Grubb is the same developer that owns Country Club Apartments in Raleigh and plans to tear them down to build a luxury retirement community in their place. Kick out the middle class to make room for the wealthy, even though they could probably just as easily renovate them and do like Whitaker Park (which I have seen a few of those on the MLS lately and they are going for about $150k currently).

While I understand a developer wanting to make a profit on his/her property, people should be outraged when they start waging a class war by removing affordable housing in favor of a homogeneous community that excludes the people who once lived there altogether.

I know, I know, it's capitalism, but it still stinks! :rolleyes:

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While I understand a developer wanting to make a profit on his/her property, people should be outraged when they start waging a class war by removing affordable housing in favor of a homogeneous community that excludes the people who once lived there altogether.

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Just a clarifying statement.....Whitaker Park apartments are all town down and were replaced with houses starting at 700k. Some of the nearby Northside Apartments were turned into what I think are called the Cottages on Bernard and those were selling around 120k back around 2002 when they were converted. Two side by side examples of the different paths Glwn Lennox could take.

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I'm sympathetic to losing some affordability in Chapel Hill, but also consider there is pent up demand for hosing close into town. The town has a defacto growth boundary that limits development on the fringes, so there only so many good development sites, and I think this one is a good candidate being close to two highways and within a 1/4 to 1/2 mile from the future transit line. Chapel Hill may require a certain percentage of affordable units and I think they have an ordinance to that effect. I'd agree with Dana that Grubb is a developer with a pretty good track record... Elizabeth in Charlotte, CAM, Glenwood/Oberlin. Not perfect, but one of the good guys I think.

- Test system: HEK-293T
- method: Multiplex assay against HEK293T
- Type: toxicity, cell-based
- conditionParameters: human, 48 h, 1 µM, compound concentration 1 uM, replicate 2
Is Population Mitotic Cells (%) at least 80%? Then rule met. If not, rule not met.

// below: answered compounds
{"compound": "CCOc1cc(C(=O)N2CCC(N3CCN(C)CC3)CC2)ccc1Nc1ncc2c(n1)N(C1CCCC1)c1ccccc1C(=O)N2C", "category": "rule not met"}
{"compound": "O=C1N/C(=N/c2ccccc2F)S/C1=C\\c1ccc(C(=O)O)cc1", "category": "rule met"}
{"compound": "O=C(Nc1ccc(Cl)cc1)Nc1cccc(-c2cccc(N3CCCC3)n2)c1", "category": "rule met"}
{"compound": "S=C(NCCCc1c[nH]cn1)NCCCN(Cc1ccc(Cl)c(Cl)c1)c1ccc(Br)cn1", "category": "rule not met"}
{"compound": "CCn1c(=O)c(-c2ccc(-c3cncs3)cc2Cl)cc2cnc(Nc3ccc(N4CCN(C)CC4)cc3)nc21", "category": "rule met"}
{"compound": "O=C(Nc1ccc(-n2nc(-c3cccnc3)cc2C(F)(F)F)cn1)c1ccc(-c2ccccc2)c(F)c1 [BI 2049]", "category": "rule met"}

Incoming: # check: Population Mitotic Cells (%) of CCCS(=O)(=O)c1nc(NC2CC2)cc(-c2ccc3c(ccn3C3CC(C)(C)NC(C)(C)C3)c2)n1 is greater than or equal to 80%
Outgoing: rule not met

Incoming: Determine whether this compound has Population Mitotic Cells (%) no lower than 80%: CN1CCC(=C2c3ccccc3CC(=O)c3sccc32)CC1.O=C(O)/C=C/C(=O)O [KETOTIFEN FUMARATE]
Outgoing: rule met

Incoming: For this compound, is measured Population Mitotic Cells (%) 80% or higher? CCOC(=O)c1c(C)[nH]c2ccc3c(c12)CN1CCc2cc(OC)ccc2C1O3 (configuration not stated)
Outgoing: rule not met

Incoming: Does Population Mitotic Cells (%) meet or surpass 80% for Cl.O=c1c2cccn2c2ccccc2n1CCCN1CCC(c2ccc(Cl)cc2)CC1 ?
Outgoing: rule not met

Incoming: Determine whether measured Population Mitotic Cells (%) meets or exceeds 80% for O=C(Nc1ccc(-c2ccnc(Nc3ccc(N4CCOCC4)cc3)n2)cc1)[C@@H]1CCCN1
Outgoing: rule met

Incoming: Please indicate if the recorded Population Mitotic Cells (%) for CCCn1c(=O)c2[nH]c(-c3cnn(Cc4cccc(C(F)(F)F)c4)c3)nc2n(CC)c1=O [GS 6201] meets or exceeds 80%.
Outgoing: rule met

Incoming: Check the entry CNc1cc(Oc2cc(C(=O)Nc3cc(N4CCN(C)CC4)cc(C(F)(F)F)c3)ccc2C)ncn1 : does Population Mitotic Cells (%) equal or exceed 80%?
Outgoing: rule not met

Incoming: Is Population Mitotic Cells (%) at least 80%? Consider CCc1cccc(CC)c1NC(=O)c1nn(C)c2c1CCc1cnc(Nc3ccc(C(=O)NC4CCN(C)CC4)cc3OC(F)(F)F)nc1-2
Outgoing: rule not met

Question: If you wouldn't allow redevelopment here, near the town's two major highways, existing CHT/TTA bus lines and future high capacity transit corridor, where do you allow it?

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Orulz, this sounds exactly like Whitaker park apartments in Raleigh. Why not just fix them up into 120k a piece condos....it worked with the cottages on Bernard Street near Whitaker Park. Such a price point is also hard to find in Chapel Hill. With the price of everything going up everywhere (can you say devalued dollar?), saving practically everything currently on the ground is just about the most feasible thing, unless the scales are so vastly different that demo costs are easily swallowed...

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Because the existing 'cottages' are in terrible structural condition. Most of them required massive foundation repairs 10 years ago. They're in worse shape now.

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Because the existing 'cottages' are in terrible structural condition. Most of them required massive foundation repairs 10 years ago. They're in worse shape now.

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How much could those repairs run 10k per house? I don't think that increase in price would have discouraged many buyers. it probably presented a good chance to modernize the HVAC and floor insulation too. I am not sure what shape they are in now or if its systematic of buildings of that period....does anyone have pics of Glwn Lennox?